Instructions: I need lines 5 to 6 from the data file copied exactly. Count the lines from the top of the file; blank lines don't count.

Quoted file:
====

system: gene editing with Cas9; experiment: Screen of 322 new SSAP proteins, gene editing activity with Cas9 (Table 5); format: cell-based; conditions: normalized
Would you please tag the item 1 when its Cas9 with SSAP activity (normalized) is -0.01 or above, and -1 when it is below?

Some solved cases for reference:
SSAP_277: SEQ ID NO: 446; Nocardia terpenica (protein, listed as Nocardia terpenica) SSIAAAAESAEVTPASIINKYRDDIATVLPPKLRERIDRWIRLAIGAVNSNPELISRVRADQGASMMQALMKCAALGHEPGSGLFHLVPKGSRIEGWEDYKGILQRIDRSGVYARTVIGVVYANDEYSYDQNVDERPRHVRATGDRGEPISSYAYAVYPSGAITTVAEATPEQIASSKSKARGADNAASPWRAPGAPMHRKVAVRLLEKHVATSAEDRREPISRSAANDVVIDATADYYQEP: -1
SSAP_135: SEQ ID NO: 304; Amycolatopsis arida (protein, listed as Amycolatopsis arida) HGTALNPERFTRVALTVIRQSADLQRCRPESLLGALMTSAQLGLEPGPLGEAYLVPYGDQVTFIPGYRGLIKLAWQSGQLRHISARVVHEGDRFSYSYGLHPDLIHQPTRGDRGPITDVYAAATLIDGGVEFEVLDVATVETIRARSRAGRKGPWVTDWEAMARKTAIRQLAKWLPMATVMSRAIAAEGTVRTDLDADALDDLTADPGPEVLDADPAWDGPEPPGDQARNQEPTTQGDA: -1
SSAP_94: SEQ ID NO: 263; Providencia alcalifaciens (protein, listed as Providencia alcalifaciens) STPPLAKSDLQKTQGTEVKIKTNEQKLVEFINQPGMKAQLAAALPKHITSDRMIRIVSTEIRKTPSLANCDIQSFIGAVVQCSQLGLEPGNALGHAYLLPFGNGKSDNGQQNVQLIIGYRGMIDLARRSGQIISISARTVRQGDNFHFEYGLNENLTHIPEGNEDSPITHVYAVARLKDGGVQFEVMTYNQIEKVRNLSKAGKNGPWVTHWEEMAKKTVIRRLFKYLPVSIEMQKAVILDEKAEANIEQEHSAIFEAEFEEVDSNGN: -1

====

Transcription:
SSAP_135: SEQ ID NO: 304; Amycolatopsis arida (protein, listed as Amycolatopsis arida) HGTALNPERFTRVALTVIRQSADLQRCRPESLLGALMTSAQLGLEPGPLGEAYLVPYGDQVTFIPGYRGLIKLAWQSGQLRHISARVVHEGDRFSYSYGLHPDLIHQPTRGDRGPITDVYAAATLIDGGVEFEVLDVATVETIRARSRAGRKGPWVTDWEAMARKTAIRQLAKWLPMATVMSRAIAAEGTVRTDLDADALDDLTADPGPEVLDADPAWDGPEPPGDQARNQEPTTQGDA: -1
SSAP_94: SEQ ID NO: 263; Providencia alcalifaciens (protein, listed as Providencia alcalifaciens) STPPLAKSDLQKTQGTEVKIKTNEQKLVEFINQPGMKAQLAAALPKHITSDRMIRIVSTEIRKTPSLANCDIQSFIGAVVQCSQLGLEPGNALGHAYLLPFGNGKSDNGQQNVQLIIGYRGMIDLARRSGQIISISARTVRQGDNFHFEYGLNENLTHIPEGNEDSPITHVYAVARLKDGGVQFEVMTYNQIEKVRNLSKAGKNGPWVTHWEEMAKKTVIRRLFKYLPVSIEMQKAVILDEKAEANIEQEHSAIFEAEFEEVDSNGN: -1